High Blood Pressure In Pregnancy

  • A first or second pregnancy
  • A patient older than 40
  • A very young patient
  • An African American patient
  • Low socioeconomic status
  • Personal or family history of hypertension in pregnancy
  • A different father for this fetus than the previous one
  • Problems with high blood pressure before pregnancy
  • Chronic kidney problems
  • A patient who suffers from diabetes
  • Twin pregnancy

Many of these risk factors cannot be controlled. However, good prenatal care -- always seeing your doctor as scheduled and having your blood pressure checked regularly -- is a way to protect yourself. If you need blood pressure-lowering medications, take them as prescribed. Furthermore, telling your doctor about unusual or severe swelling or sudden weight gain is important. Weight gain of greater than 2 pounds per week is of concern. Symptoms like persistent headache, blurred vision and upper abdominal pain are often present late in the disease process. However, if you have any of these symptoms, you should report them to your doctor immediately.


In summary, hypertensive disorders of pregnancy are a group of diseases characterized by blood pressures greater than 140/90 in late pregnancy. These disorders include preeclampsia, eclampsia and HELLP syndrome, and are characterized by high blood pressure but also -- depending on severity and type -- pathologic swelling, kidney disease, liver dysfunction, clotting disorders, bleeding in the brain, and other very serious problems. Hypertensive disorders in pregnancy can lead to very severe illness, even death, if not managed appropriately. Multiple medications can be used to manage the high blood pressure, and magnesium can prevent seizures in eclamptic patients. Delivery, however, is the definitive treatment for very severe cases of hypertensive disorders in late pregnancy. You can decrease your risk of getting hypertension in pregnancy or its consequences by getting good prenatal care and taking blood pressure medications if your doctor prescribes them.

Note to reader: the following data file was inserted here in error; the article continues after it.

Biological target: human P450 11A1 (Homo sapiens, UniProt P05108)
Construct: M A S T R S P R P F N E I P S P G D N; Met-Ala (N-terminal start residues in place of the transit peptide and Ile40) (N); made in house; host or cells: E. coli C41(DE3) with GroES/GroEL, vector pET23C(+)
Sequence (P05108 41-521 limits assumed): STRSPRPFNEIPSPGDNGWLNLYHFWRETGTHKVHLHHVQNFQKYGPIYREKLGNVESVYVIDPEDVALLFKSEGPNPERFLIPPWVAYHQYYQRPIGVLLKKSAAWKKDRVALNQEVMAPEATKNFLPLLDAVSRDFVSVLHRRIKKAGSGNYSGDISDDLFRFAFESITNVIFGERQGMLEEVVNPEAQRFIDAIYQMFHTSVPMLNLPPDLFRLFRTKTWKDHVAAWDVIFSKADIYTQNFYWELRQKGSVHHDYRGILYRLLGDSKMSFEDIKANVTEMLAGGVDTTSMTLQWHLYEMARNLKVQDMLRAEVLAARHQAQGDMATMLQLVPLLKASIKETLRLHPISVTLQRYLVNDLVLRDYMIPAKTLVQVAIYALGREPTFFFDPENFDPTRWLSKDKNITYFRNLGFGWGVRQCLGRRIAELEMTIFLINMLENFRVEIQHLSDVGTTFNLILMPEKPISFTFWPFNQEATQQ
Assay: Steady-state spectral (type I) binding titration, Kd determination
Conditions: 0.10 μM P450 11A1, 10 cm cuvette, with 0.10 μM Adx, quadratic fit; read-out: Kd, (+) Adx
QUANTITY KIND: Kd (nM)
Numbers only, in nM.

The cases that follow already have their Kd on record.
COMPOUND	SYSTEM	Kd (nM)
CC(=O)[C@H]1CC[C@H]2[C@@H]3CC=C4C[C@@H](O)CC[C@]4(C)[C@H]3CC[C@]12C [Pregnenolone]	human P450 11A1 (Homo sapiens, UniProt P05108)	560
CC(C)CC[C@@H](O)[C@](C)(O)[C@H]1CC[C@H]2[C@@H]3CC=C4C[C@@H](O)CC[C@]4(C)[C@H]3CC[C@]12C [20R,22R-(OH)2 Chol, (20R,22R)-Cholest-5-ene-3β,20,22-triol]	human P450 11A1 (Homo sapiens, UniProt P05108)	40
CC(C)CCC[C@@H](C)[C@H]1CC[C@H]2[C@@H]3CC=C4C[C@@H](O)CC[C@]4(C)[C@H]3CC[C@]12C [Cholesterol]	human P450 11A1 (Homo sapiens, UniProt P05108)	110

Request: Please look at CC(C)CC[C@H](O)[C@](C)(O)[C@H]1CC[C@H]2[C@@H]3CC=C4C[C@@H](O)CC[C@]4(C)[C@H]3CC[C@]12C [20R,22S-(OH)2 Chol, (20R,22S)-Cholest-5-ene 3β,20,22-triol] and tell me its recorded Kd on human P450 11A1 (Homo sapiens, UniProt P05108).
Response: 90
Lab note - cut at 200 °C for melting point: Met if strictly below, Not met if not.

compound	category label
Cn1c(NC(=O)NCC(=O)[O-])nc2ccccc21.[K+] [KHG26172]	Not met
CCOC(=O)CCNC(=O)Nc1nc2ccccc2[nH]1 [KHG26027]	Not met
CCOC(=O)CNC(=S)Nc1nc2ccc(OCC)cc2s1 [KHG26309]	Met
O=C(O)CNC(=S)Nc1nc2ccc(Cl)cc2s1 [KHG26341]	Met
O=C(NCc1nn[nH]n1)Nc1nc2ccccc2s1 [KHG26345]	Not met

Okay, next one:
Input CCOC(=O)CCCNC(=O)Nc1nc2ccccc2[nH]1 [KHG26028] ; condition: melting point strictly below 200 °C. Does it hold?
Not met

Dr. Michelle Finkel is an attending in the Emergency Department of the Massachusetts General Hospital. Dr. Finkel has published articles in emergency medicine journals and contributed to textbooks on a diverse group of topics. Subjects include high blood pressure in pregnancy, headaches, physician professionalism, substance abuse, and abdominal pain.

Copyright © Michelle Finkel. Permission to republish granted to Pregnancy.org, LLC.